As such the presentation is more on the intimate side with vocals to the front, instrumental positioning just ever so slightly behind with a soft percussive attack and full sounding midbass to underpin SK1 with a decent if not super-extended depth and power.
What it will do also is scale with a quality amp. If you are lacking in dynamics or feel the staging is not holographic enough then give it a more resolving amp (not power but quality) and the SK1 can deliver a very vivid and immersive staging quality.
The SK1 low end has a midbass emphasis with a gentle up and down start around 50Hz, peaking at 100Hz then a slow but steady drop into the upper bass and on into the lower mids.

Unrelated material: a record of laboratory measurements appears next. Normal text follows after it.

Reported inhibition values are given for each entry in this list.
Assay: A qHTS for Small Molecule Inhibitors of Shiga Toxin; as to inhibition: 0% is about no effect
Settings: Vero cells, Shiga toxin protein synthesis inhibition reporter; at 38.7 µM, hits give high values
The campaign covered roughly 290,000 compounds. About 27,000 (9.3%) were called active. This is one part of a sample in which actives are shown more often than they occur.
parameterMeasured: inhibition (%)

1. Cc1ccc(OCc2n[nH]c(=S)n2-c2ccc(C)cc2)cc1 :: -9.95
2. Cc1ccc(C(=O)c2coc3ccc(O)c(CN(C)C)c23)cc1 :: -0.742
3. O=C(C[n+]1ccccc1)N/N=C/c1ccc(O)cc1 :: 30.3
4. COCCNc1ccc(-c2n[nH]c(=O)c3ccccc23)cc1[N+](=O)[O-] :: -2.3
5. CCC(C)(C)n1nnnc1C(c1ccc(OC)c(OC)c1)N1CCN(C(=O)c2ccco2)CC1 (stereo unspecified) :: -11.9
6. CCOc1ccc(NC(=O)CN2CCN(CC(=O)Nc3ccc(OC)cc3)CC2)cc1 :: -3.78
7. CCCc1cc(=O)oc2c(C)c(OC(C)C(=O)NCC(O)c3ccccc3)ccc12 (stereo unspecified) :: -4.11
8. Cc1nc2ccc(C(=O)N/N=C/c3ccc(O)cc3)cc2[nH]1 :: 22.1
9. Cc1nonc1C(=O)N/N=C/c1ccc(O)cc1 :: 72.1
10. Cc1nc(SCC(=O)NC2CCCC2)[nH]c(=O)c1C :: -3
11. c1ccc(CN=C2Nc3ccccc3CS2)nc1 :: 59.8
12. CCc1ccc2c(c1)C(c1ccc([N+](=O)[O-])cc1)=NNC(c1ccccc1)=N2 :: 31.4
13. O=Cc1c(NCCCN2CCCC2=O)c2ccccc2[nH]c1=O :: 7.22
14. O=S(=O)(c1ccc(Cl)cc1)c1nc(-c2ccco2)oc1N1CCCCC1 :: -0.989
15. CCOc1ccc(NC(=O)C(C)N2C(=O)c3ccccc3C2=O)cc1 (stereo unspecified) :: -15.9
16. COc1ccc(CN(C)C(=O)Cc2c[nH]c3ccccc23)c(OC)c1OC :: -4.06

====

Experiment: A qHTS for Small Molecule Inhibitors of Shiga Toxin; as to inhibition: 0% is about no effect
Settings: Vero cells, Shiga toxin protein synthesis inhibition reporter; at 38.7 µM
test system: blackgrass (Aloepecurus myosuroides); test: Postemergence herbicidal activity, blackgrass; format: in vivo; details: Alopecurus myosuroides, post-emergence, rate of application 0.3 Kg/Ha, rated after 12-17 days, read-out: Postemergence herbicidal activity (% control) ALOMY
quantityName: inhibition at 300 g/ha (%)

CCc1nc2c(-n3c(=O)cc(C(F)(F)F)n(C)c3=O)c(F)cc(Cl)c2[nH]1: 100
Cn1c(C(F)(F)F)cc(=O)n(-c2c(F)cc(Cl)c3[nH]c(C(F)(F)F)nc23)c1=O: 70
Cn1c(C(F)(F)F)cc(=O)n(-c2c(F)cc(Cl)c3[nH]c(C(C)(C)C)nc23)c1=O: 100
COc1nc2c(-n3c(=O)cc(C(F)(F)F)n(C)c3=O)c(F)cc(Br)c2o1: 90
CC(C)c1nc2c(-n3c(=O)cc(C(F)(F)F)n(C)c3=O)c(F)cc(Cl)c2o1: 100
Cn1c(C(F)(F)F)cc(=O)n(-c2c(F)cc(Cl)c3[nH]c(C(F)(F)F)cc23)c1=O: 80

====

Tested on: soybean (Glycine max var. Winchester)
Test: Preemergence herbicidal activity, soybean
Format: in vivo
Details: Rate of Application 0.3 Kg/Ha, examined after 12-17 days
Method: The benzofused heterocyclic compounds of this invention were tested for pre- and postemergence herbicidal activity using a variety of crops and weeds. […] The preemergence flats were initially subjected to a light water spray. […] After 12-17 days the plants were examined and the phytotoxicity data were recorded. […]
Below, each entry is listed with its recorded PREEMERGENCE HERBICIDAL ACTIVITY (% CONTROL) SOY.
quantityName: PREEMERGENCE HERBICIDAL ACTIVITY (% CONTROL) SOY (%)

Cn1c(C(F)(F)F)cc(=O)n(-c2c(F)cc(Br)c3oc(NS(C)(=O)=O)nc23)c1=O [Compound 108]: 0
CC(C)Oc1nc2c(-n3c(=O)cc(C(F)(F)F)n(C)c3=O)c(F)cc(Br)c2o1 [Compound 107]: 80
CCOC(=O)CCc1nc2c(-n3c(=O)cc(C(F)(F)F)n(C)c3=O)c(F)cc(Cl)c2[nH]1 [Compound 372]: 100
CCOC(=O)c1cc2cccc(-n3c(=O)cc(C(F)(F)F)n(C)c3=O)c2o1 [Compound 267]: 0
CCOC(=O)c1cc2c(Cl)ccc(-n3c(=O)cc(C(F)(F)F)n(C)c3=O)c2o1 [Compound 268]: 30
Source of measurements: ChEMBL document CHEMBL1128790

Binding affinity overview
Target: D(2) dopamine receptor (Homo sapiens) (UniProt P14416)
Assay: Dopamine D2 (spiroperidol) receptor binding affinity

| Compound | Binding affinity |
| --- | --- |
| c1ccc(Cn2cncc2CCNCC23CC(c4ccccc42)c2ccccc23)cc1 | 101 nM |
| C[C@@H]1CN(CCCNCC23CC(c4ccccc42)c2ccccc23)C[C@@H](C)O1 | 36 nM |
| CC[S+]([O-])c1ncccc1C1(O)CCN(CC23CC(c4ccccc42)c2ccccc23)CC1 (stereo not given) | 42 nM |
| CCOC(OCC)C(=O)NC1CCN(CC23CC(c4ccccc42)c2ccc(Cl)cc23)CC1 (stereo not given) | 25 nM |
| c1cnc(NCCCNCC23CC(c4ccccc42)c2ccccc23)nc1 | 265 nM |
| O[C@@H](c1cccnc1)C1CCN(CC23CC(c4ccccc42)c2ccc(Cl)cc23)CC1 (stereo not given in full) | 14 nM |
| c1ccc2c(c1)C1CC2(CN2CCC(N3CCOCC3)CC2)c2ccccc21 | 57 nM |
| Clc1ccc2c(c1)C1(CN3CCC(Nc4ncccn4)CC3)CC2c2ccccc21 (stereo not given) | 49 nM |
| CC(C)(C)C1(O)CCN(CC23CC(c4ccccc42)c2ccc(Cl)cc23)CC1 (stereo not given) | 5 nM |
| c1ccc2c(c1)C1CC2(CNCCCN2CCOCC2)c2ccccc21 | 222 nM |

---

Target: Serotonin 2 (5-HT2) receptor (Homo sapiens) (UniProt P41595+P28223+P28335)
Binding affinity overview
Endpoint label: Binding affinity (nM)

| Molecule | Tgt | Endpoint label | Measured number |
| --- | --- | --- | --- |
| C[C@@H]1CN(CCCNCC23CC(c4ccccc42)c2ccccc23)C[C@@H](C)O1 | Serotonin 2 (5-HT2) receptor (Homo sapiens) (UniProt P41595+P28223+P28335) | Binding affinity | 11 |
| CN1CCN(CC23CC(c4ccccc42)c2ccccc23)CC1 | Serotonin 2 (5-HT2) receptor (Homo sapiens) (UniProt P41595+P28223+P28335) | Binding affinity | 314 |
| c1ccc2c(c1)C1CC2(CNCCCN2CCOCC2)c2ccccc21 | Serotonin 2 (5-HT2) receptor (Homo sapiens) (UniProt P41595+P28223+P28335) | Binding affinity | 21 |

The roll off has a 4-5dB drop into the sub-bass so you won’t get a lot of rumble and power from the SK1, but rather a full sounding midbass sound with a nice impact. It is also that elevation that provides that nice sense of warmth and fullness in the SK1 signature.
Those lovers of trance, relatively consumer-driven electronica and house sounds should take well to this kind of bass performance. There is nothing anemic about the SK1 bass response.
Just check out David Gray’s closing kick drum sequence on Please Forgive Me from the White Ladder album for evidence aplenty that the SK1 can deliver noticeable impact and a fun level of PRaT suitable for modern genres.
Lower mids have a classic mild tuning dip from 500Hz to 1k which drops a fair bit of instrumental work behind the elevated vocal stage from 1-3k but it’s not a huge dip and certainly not recessed.